I have three main desiderata regarding Wilmers’ study. First, her objectives would have been strengthened had she broadened her sights to include the mainstream peace movement. That is, Wilmer’s key concern seems to be the effect of nations at war on the women’s movement, and not pacifism per se or even “women pacifists,” a term she regularly uses without qualification or regard to these pacifists’ fluctuating positionings. Likewise, there is too little notice of the shared cooperation between male pacifist-feminists and female feminist-pacifists: i.e., Ludwig Quidde’s support of the German feminist “radicals” to attend The Hague congress, and likewise Theodore Ruyssens’s and Nobel Peace Prize laureate Baron Paul Henri d’Estournelles de Constant’s support of French women pacifists’ refusal to attend it; or Helene Stöcker’s long-term association with Quidde, whom she recommended for the Nobel Peace Prize, and he her. More generally, it seems to this reader that Wilmers tends to reduce the many identities of these organized women who, apart from belonging to the women’s movement, may also have been social workers, wives, Quakers or, as Olga Misař, anarchists, etc.
Second, although the choice of countries as case studies contributes a very valuable – if still western – European dimension, this is not the international study (think postcolonial studies or the socialist women’s international peace movement) promised in the title. Her selection of countries to study also leads Wilmers de facto to minimize the significant role played by the location of the international movements’ headquarters (all located outside the study) in her discussion of tensions between nationalism and internationalism. Moreover, by assigning (one) citizenship to her protagonists, Wilmers excludes discussion of bi-(or multi)national organized women pacifists, such as the genuinely transatlantic Rosika Schwimmer.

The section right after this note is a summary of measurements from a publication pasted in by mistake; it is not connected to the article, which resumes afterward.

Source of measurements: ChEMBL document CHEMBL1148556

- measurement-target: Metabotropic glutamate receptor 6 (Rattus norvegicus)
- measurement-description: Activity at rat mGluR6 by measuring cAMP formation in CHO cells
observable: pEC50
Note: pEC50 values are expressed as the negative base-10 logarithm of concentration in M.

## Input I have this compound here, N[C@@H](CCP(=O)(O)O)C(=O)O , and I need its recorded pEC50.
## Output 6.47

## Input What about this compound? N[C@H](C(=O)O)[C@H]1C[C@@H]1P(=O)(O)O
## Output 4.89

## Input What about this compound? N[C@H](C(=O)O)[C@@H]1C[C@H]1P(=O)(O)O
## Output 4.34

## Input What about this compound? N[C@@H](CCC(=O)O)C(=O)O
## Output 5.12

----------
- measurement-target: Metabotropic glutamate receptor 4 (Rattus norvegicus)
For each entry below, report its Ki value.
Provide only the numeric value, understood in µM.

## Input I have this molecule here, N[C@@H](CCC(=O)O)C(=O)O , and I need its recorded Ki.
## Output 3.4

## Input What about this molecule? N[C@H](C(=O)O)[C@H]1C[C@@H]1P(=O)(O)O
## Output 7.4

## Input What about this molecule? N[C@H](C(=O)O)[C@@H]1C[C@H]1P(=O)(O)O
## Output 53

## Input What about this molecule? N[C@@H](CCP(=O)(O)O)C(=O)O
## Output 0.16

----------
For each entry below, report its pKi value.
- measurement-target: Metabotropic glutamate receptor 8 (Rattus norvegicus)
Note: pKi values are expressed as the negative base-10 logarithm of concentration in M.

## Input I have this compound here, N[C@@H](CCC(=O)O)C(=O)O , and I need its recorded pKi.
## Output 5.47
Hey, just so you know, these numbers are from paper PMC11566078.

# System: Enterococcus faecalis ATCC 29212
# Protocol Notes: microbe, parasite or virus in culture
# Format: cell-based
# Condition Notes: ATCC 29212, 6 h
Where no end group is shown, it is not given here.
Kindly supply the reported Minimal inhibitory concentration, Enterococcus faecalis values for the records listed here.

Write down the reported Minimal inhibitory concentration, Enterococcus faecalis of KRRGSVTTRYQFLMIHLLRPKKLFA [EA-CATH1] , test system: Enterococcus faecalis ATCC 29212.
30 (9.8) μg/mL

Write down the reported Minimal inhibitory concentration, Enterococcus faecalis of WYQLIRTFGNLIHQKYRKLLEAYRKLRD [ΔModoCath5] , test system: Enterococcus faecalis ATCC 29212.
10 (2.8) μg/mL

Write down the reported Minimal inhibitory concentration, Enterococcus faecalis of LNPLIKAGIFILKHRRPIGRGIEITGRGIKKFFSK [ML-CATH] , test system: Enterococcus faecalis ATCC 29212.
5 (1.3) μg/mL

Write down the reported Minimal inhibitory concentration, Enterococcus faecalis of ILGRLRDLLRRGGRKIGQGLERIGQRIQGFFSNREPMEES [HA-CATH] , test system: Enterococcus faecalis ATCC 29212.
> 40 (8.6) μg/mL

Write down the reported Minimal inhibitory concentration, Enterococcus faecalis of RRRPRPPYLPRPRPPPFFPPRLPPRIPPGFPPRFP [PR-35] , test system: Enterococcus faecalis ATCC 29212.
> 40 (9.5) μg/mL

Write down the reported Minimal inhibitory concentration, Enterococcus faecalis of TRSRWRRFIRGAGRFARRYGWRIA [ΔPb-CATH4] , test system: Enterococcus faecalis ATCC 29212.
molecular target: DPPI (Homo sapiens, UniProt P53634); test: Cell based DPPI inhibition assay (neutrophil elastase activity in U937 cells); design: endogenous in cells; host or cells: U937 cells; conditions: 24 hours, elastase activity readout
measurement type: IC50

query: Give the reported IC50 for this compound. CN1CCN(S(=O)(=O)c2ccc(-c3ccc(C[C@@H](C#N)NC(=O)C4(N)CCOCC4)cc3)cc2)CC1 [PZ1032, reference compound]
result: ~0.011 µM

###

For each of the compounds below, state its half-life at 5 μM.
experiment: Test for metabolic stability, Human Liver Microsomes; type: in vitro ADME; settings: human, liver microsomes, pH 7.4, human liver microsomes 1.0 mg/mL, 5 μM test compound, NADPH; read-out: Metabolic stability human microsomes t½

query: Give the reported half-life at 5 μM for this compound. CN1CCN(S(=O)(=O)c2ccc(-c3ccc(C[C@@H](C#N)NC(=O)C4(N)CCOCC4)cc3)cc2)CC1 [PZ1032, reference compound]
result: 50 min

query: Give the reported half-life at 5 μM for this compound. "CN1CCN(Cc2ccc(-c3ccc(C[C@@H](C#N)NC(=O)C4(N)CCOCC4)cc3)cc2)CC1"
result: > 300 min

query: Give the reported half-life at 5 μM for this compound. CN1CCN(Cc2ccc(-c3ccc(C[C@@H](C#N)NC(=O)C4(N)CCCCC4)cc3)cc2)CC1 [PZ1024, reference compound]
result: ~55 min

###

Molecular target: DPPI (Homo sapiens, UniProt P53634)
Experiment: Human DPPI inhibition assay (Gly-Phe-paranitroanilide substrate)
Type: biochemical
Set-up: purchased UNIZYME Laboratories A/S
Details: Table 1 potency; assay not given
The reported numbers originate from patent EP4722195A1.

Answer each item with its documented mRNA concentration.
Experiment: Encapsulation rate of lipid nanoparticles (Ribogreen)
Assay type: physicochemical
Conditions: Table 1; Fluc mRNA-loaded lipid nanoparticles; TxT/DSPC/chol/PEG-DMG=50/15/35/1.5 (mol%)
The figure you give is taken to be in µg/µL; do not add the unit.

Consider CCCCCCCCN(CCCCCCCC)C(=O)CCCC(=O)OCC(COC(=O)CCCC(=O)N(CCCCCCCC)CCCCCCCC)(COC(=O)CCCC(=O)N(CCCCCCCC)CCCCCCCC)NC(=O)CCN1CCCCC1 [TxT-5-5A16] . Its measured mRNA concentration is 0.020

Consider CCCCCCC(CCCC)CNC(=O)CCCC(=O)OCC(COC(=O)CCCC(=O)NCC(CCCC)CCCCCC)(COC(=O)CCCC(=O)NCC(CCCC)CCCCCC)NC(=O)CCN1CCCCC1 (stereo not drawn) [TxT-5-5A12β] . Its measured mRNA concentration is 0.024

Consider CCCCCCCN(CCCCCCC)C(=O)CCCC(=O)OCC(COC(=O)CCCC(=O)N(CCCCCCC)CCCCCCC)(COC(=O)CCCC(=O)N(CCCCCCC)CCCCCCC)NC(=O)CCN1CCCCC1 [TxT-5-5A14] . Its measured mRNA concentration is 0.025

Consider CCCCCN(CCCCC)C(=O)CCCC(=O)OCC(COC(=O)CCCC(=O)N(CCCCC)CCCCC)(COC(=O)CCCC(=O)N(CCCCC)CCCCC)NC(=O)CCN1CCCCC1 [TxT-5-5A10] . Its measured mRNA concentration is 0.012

Third, by strictly focusing on the years 1915 to 1919, Wilmer tends to avoid examining especially pre-war (but also postwar) pacifist-feminist continuities. Thus in her scrutiny of conflicts of loyalty and identity, relevant initiatives and individuals are missing: Bertha von Suttner, for example, superficially treated on p.18. Suttner was an Austrian ICW member, feminist, internationalist, and Nobel Peace Prize laureate (1905). Tributes to Suttner by Leopoldine Kulka (1913), or in Jus Suffragii (1914), or at the 3rd WILPF Congress in Vienna in 1921 intimately relate to her influence on the pacifist women’s movement, especially in Austria(-Hungary) and Germany.
Two particular technical weaknesses include the lack of at least a name index and an abundance of extensive and pertinent footnotes that deserve to be part of the main text.
These desiderata notwithstanding, Wilmers has delivered a sophisticated, ground-breaking, and thrilling study on an essential period in the life of the transatlantic women’s movement(s). Without unduly heroizing either of the congress’s participants or their female opponents, she points out the choices that these women had and the complexities of sustaining women’s organized movements between the demands of nationhood and the spirit of internationalism in times of war and its often difficult immediate aftermath (“peace”).
 Compare Wilmers’ three recently published essays: „Jene feinen inneren Werte …“. Zur Kultur der internationalen Frauenfriedensbewegung während der Kriegs- und Nachkriegszeit 1915-1919, in: Eva Schöck-Quinteros u. a. (eds.), Politische Netzwerkerinnen. Internationale Zusammenarbeit von Frauen 1830 – 1960, Berlin 2007, pp. 249-266; Des relations difficiles. Pacifistes belges et allemandes pendant et après la Première Guerre mondiale, Sextant 23-24 (2007), pp. 71-95; and „Ein Köstlicher Schatz“. Das Gedenken der Internationalen Frauenliga für Frieden und Freiheit an ihre Gründungsphase, Ariadne 50 (Dezember 2006), pp. 24-31.
 Unfortunately, Wilmers could not include any equally important studies that have appeared since early 2006 (see p. 348).
 As Wilmers acknowledges, the comparison remains unbalanced, due to the quantity and quality of sources, particularly for the Belgian but also for the Austrian material.